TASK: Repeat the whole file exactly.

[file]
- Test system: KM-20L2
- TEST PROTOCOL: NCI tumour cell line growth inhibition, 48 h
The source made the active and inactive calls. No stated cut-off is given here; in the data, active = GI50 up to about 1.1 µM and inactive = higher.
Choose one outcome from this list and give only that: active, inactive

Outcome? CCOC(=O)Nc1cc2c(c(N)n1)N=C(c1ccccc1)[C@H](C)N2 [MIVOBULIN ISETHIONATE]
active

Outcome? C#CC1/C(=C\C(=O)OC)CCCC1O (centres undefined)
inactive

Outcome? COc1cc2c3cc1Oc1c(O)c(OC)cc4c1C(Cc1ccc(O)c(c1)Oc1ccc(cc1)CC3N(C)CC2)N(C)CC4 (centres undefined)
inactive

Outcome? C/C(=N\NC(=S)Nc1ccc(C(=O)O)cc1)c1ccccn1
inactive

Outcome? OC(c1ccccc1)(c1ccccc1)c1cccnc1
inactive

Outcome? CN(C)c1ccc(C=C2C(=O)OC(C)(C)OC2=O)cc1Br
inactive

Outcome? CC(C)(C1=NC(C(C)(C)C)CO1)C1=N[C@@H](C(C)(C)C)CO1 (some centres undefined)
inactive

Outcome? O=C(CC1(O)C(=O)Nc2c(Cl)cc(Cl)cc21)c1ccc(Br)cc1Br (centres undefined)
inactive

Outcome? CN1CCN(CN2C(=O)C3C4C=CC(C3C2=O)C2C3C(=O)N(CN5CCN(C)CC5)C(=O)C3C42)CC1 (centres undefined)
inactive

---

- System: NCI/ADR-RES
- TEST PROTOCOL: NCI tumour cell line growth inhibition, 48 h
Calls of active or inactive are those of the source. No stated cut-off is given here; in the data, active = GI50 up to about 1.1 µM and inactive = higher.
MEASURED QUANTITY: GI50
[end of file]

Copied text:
- Test system: KM-20L2
- TEST PROTOCOL: NCI tumour cell line growth inhibition, 48 h
The source made the active and inactive calls. No stated cut-off is given here; in the data, active = GI50 up to about 1.1 µM and inactive = higher.
Choose one outcome from this list and give only that: active, inactive

Outcome? CCOC(=O)Nc1cc2c(c(N)n1)N=C(c1ccccc1)[C@H](C)N2 [MIVOBULIN ISETHIONATE]
active

Outcome? C#CC1/C(=C\C(=O)OC)CCCC1O (centres undefined)
inactive

Outcome? COc1cc2c3cc1Oc1c(O)c(OC)cc4c1C(Cc1ccc(O)c(c1)Oc1ccc(cc1)CC3N(C)CC2)N(C)CC4 (centres undefined)
inactive

Outcome? C/C(=N\NC(=S)Nc1ccc(C(=O)O)cc1)c1ccccn1
inactive

Outcome? OC(c1ccccc1)(c1ccccc1)c1cccnc1
inactive

Outcome? CN(C)c1ccc(C=C2C(=O)OC(C)(C)OC2=O)cc1Br
inactive

Outcome? CC(C)(C1=NC(C(C)(C)C)CO1)C1=N[C@@H](C(C)(C)C)CO1 (some centres undefined)
inactive

Outcome? O=C(CC1(O)C(=O)Nc2c(Cl)cc(Cl)cc21)c1ccc(Br)cc1Br (centres undefined)
inactive

Outcome? CN1CCN(CN2C(=O)C3C4C=CC(C3C2=O)C2C3C(=O)N(CN5CCN(C)CC5)C(=O)C3C42)CC1 (centres undefined)
inactive

---

- System: NCI/ADR-RES
- TEST PROTOCOL: NCI tumour cell line growth inhibition, 48 h
Calls of active or inactive are those of the source. No stated cut-off is given here; in the data, active = GI50 up to about 1.1 µM and inactive = higher.
MEASURED QUANTITY: GI50